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xy

’H (p (x, y)) ’ p (x, y) log p (x) ’
= p (x, y) log p (y)
xy xy
’H (p (x, y)) + H (p (x)) + H (p (y)) ,
=

where the second equality of (1.3) was used. The result follows directly from equation (1.4).
5. It is easily derived from subadditivity (property 4) and the de¬nition of conditional entropy (1.8).
6. First note that by the de¬nition of the joint entropy (1.7) and some algebra H (X, Y, Z) + H (Y ) ’
H (X, Y )’H (Y, Z) = x,y,z p (x, y, z) log p(x,y)p(y,z) . Then using the fact that log x ¤ x’1 for all positive
p(x,y,z)p(y) ln 2
x and equality achieved if and only if x = 1, the following can be concluded

p (x, y) p (y, z) p (x, y, z) p (x, y) p (y, z)
¤ ’1
p (x, y, z) log
p (x, y, z) p (y) ln 2 p (x, y, z) p (y)
xyz xyz

1 p (y) p (y) 1

= = 0,
ln 2 p (y) ln 2
y

p(x,y)p(y,z)
= 1 ” p (z|y) = p (z|x, y) ” X ’ Y ’ Z is a Markov chain, q.e.d.
with equality if and only if p(x,y,z)p(y)

7. From strong subadditivity (property 6) it straightforward that H (X, Y, Z) ’ H (Y, Z) ¤ H (X, Y ) ’ H (Y )
and from the de¬nition of conditional entropy (1.26c) the result is obvious.
8. First the result is proven for n = 2 using the de¬nition of conditional entropy (1.26c)

H (X1 , X2 |Y ) = H (X1 , X2 , Y ) ’ H (Y ) = H (X1 , X2, Y ) ’ H (X1 , Y ) + H (X1 , Y ) ’ H (Y )
H (X2 |Y, X1) + H (X1 |Y ) .
=

Now induction is going to be used to prove it for every n. Assume that the result holds for n, then
using the one for n = 2, H (X1 , . . . , Xn+1|Y ) = H (X2 , . . . , Xn+1|Y, X1 ) + H (X1 |Y ) , and applying the
inductive hypothesis to the ¬rst term on the right hand side gives
n+1 n+1
H (X1 , . . . , Xn+1|Y ) = H (Xi , . . . , Xn+1|Y, Xi’1) + H (X1 |Y ) = H (Xi , . . . , Xn+1|Y, Xi’1) ,
i=2 i=1



q.e.d.




4
9. The concavity of Shannon entropy, will be deduced by the concavity of von Neumann™s entropy in 1.38.
However here is going to be demonstrated that binary entropy (Hbin (p) H (p, 1 ’ p)) is strictly concave,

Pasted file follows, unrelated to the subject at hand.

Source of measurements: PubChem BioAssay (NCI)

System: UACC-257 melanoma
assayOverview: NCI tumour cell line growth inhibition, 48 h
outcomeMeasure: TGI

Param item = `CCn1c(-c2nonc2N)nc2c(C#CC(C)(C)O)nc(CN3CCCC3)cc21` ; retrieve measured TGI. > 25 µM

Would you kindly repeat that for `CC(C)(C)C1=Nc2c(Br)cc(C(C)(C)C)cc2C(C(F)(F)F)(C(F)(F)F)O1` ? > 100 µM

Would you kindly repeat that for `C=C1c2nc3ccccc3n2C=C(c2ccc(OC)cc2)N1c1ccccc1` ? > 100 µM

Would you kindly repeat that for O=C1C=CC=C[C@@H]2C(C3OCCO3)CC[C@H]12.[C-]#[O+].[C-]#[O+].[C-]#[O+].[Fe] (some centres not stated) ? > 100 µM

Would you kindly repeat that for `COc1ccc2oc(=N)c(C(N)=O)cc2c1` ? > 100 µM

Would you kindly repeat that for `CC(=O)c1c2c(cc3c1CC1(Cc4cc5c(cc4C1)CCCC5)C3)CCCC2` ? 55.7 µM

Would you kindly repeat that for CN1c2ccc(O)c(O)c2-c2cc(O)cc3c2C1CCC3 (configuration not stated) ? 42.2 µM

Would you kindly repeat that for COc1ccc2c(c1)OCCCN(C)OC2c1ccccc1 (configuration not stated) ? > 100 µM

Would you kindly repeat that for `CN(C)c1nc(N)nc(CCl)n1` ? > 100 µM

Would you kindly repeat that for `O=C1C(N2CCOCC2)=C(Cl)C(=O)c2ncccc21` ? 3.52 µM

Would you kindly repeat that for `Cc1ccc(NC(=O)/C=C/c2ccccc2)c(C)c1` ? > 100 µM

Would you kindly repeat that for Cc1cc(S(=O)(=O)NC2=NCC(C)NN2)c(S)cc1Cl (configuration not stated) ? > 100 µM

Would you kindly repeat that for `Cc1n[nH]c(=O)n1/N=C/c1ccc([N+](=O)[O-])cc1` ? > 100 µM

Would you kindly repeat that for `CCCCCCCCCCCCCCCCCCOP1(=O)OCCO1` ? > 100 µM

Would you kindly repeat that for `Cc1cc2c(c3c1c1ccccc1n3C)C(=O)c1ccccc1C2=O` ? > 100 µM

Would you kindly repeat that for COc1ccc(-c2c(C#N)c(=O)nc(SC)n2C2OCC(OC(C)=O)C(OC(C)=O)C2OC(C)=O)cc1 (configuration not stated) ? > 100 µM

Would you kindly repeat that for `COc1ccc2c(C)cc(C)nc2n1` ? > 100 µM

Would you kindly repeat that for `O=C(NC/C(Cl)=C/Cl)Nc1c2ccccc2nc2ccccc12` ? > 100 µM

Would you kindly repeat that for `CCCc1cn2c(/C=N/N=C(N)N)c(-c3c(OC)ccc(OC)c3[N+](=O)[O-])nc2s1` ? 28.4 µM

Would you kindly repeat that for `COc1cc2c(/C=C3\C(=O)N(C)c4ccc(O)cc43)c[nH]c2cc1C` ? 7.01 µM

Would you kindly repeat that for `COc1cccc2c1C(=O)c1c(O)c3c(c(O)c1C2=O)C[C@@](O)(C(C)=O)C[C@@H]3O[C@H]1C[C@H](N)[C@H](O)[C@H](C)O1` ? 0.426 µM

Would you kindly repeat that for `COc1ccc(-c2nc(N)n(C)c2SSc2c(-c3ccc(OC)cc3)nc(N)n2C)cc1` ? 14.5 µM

Hbin (px1 + (1 ’ p) x2) ≥ pHbin (x1) + (1 ’ p) Hbin (x2) ,

where 0 ¤ p, x1, x2 ¤ 1 and equality holds for the trivial cases x1 = x2 , or p = 0, or p = 1. This is easily
proved by using the fact that the logarithmic function is increasing and ’p (1 ’ x) ≥ ’ (1 ’ px) , hence

Hbin (px1 + (1 ’ p) x2 ) ’ (px1 + (1 ’ p) x2) log (px1 + (1 ’ p) x2)
’ [1 ’ (px1 + (1 ’ p) x2)] log [1 ’ (px1 + (1 ’ p) x2 )]
≥ ’px1 log x1 ’ (1 ’ p) x2 log x2 ’ p (1 ’ x1) log (1 ’ px1)
’ (1 ’ p) (1 ’ x2) log [1 ’ (1 ’ p) x2]
pHbin (x1) + (1 ’ p) Hbin (x2 ) .
=

The strictness of concave property is seen by noting that only in the trivial cases inequalities such as
log px1 ¤ log (px1 + (1 ’ p) x2) could be equalities. Finally concerning the binary entropy it is obvious that
d2
because dp Hbin (p) = ’ log p’1+log (1 ’ p)+1 = 0 ” p = 1 , and for p = 0, 1, dp2 Hbin (p) = ’ 1 ’ 1’p < 0,
d 1
2 p
1
the maximum is reached at p = 2 .

Some additional notes on the properties of Shannon entropy
Concluding the properties of Shannon entropy, it should be noted that the mutual information is not always
subadditive or superadditive. One counterexample for the ¬rst is the case where X and Y are independent
identically distributed random variables taking the values 0 or 1 with half probability. Let Z = X • Y, where
• the modulo 2 addition, then H (X, Y : Z) = 1 and further calculating H (X : Z) + H (Y : Z) = 0, that is

H (X, Y : Z) H (X : Z) + H (Y : Z) .